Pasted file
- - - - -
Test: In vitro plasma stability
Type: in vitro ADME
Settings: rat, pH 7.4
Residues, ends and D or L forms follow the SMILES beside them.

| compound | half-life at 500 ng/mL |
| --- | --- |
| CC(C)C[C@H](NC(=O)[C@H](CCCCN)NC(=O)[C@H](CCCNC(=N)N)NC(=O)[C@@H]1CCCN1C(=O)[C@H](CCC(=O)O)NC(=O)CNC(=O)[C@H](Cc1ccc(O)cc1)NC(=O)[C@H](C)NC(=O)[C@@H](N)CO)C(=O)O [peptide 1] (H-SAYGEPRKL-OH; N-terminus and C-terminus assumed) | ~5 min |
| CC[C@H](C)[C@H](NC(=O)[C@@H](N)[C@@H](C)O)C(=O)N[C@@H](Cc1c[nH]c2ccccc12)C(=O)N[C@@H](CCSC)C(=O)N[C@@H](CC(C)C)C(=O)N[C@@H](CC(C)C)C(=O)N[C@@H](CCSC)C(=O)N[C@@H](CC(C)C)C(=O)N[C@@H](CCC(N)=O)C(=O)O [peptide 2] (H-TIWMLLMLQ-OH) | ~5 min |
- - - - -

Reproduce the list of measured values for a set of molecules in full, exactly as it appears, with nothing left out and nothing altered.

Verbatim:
Test: In vitro plasma stability
Type: in vitro ADME
Settings: rat, pH 7.4
Residues, ends and D or L forms follow the SMILES beside them.

| compound | half-life at 500 ng/mL |
| --- | --- |
| CC(C)C[C@H](NC(=O)[C@H](CCCCN)NC(=O)[C@H](CCCNC(=N)N)NC(=O)[C@@H]1CCCN1C(=O)[C@H](CCC(=O)O)NC(=O)CNC(=O)[C@H](Cc1ccc(O)cc1)NC(=O)[C@H](C)NC(=O)[C@@H](N)CO)C(=O)O [peptide 1] (H-SAYGEPRKL-OH; N-terminus and C-terminus assumed) | ~5 min |
| CC[C@H](C)[C@H](NC(=O)[C@@H](N)[C@@H](C)O)C(=O)N[C@@H](Cc1c[nH]c2ccccc12)C(=O)N[C@@H](CCSC)C(=O)N[C@@H](CC(C)C)C(=O)N[C@@H](CC(C)C)C(=O)N[C@@H](CCSC)C(=O)N[C@@H](CC(C)C)C(=O)N[C@@H](CCC(N)=O)C(=O)O [peptide 2] (H-TIWMLLMLQ-OH) | ~5 min |